“Secondly, one of the things that was most persuasive to me is that when you get closer to the end of the season, only a few teams are really in the hunt for being able to be in that four-team scenario. With twelve teams, there could be upwards of 30 to 40 teams that could still be in the hunt in October and November. That increases the possibility of college football having more fan support but also making it more exciting and more competitive.”
If there are no changes to the 12-game regular season schedule, college teams could play as many as 17 games. Gee says the academic component will be a significant topic of discussion on June 22.
“That’s one of the things we looked very carefully at. We will be talking about that a week from tomorrow when we have our meeting. The subcommittee has worked very hard at decreasing the amount of conflict we are going to have with academic calendar. That obviously is very important.”
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CHARLESTON, W.Va. — More sights from the final day of high school track and field season, which culminated with Jefferson’s girls and Parkersburg’s boys winning team titles at University of Charleston Stadium.
(Photos by David Pennock)
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BURNSVILLE. W.Va. — Motorists on I-79 ran into an unusual site in Braxton County Friday night.
A deluge of rain rain off the mountain, causing a mudslide. The mudslide blocked the culvert and diverted water runoff into the middle of the northbound lanes. It isn’t very often the interstate is flooded, but that was the case on Friday. Not far away folks at the Burnsville Public Library had their own set of problems as water was coming through a back wall.
“We had in some parts of the back room we have about a half inch in the library,” Library director Beth Anderson told MetroNews Monday.
Books and equipment stored on shelves were saved, but anything stored on the floor was water logged and lost. Fortunately, Anderson said that didn’t amount to too much.
“The carpeting is saturated and we’ll have to pull up the carpet, but it doesn’t appear any of our collection or items were damaged. We did lose some book sale books,” she explained.
Crews were busy working to air out the building with fans and get up the dirty carpet as quickly as possible on Monday.
According to Anderson, they used to have backups from a storm drain which couldn’t handle big storm runoff near by. However, she said that problem was fixed back in 2019 and Sunday’s high water was from a new source which came as a surprise.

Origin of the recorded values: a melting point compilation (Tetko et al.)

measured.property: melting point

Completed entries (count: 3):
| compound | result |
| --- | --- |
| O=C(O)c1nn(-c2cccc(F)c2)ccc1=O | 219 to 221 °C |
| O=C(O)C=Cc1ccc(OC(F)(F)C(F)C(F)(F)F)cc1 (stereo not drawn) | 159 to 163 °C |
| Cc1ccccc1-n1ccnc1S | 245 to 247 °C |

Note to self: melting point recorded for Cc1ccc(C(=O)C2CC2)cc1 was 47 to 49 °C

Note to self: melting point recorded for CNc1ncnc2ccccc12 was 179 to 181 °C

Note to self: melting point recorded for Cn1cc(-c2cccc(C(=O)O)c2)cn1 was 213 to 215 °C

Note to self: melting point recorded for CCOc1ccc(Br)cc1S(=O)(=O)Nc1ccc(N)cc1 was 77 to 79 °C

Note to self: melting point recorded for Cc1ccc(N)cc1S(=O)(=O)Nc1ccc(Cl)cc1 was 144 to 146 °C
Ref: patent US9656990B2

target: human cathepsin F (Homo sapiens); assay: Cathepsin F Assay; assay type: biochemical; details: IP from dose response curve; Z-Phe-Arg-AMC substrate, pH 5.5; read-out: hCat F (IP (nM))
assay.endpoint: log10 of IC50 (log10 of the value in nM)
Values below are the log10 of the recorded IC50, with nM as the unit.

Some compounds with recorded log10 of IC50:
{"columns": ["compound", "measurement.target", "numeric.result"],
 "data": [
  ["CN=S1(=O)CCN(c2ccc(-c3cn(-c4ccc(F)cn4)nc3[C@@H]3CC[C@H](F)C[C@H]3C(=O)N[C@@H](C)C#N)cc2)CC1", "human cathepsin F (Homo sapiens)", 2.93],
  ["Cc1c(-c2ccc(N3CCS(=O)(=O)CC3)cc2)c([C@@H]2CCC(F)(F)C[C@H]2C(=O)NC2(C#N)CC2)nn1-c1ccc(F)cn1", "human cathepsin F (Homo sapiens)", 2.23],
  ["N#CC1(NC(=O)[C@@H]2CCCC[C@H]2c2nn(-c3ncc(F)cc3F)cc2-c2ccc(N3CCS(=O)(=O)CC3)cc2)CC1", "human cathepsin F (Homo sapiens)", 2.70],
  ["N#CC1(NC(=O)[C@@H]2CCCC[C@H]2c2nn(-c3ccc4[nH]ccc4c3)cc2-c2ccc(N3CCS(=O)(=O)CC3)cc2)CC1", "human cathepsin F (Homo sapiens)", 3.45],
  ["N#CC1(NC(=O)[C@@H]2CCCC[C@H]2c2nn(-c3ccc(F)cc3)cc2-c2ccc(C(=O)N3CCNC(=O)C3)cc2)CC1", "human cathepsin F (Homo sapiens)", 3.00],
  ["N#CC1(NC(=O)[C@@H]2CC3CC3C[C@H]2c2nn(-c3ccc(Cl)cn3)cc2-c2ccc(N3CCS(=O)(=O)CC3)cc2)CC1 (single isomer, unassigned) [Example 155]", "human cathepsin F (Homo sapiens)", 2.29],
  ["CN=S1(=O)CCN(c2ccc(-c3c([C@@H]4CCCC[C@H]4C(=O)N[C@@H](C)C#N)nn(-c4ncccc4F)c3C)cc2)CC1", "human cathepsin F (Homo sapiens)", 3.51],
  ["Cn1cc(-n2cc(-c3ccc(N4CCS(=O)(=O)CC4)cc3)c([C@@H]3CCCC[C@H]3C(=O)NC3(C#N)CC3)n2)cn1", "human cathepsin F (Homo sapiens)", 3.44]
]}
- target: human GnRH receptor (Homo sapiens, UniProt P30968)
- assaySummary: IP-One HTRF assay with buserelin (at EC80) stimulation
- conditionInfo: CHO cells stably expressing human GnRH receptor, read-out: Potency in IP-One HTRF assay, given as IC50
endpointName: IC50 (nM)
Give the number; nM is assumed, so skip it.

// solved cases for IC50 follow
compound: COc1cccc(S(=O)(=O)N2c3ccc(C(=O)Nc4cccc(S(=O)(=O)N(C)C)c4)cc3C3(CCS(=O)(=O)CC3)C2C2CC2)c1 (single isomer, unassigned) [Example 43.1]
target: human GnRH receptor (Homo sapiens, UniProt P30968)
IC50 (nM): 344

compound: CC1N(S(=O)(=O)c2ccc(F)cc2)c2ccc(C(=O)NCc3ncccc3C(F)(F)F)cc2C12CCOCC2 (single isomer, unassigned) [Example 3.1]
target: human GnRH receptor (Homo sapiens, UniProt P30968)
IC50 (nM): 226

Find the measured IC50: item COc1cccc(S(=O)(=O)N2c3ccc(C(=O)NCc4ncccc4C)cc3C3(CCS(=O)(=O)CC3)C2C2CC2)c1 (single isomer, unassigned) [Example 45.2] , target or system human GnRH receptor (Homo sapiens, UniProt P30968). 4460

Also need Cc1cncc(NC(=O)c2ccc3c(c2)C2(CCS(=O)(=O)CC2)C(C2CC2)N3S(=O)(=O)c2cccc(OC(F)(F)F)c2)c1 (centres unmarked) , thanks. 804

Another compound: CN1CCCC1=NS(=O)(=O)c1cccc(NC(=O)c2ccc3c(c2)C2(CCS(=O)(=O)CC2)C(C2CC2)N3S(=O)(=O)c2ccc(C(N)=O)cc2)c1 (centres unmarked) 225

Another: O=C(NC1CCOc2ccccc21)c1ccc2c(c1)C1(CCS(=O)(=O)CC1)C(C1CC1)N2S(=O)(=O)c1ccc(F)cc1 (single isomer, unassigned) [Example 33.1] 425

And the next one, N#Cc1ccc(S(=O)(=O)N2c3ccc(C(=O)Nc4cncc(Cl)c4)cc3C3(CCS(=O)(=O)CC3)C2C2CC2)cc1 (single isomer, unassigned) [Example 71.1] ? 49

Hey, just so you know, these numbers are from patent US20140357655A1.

“We believe it’s probably storm runoff. We’re only a little place from where the interstate was closed. It must have gotten hit hard, but honestly we can’t pinpoint where the water came from, ” she said.
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GRANTSVILLE, W.Va. — Volunteer fire fighters in Calhoun County didn’t get much rest through the weekend. Passing storms on Friday night set the stage for three days of heavy rain which caused flooded roads and homes.
“The National Weather Service told us we got two inches in 30 minutes,” said Calhoun County 911 Director Julie Sears.
The storms were county wide, but the heaviest and most constant downpour was on the northern end of the county. Roads were flooded, culverts washed out, and many were stranded. As for damage to private property there were reports of basement flooding and lost gardens, but according to Sears there’s been nothing catastrophic.
“We did not have any reports of it being in the living space of homes,” she explained.
Sunday’s heavy storm was accompanied by high winds which knocked down a lot of trees and created widespread power outages. There was one tree which fell across a road and landed on a garage. Nobody was injured, but the home incurred significant damage.
“We have a lot of debris on the roads where there was just so much water coming off the hillsides that it washed into the roads. We’ve had the fire departments out there trying to sweep it off the roads. It was a lot,” she said.